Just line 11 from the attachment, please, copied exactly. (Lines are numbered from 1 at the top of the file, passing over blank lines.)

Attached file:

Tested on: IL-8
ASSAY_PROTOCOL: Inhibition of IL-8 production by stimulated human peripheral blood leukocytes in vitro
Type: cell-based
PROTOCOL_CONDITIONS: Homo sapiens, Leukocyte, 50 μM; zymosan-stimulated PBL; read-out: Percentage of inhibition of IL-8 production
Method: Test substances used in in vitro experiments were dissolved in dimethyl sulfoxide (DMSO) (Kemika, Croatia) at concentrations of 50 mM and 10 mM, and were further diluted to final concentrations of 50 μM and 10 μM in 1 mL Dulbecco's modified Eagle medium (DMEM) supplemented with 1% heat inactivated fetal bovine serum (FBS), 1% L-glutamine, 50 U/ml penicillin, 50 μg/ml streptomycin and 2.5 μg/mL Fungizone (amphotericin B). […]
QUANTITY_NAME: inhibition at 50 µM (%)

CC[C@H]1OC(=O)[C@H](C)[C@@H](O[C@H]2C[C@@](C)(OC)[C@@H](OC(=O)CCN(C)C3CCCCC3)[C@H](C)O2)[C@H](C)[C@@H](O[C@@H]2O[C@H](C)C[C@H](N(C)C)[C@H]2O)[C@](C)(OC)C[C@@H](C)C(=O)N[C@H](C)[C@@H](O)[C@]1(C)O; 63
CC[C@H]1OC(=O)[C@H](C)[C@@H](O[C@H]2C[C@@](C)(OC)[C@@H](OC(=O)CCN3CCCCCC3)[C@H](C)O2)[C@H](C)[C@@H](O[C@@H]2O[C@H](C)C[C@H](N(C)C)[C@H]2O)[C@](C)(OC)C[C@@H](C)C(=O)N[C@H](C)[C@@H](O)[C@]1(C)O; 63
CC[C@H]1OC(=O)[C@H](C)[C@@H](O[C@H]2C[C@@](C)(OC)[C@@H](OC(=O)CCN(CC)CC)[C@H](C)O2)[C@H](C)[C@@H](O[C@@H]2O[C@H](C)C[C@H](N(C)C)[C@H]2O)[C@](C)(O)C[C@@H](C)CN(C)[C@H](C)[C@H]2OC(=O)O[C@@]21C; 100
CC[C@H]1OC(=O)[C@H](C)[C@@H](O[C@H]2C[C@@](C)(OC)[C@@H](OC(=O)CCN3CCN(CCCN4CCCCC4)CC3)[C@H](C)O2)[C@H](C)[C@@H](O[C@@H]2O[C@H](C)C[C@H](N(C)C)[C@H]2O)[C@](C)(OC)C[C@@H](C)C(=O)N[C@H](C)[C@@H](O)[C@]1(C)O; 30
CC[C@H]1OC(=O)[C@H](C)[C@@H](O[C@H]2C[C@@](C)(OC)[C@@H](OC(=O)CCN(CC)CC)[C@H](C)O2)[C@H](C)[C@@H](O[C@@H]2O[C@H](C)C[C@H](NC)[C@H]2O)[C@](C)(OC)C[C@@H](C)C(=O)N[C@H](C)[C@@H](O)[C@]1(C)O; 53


CC[C@H]1OC(=O)[C@H](C)[C@@H](O[C@H]2C[C@@](C)(OC)[C@@H](OC(=O)CCN(CC)CC)[C@H](C)O2)[C@H](C)[C@@H](O[C@@H]2O[C@H](C)C[C@H](NC)[C@H]2O)[C@](C)(OC)C[C@@H](C)C(=O)N[C@H](C)[C@@H](O)[C@]1(C)O; 53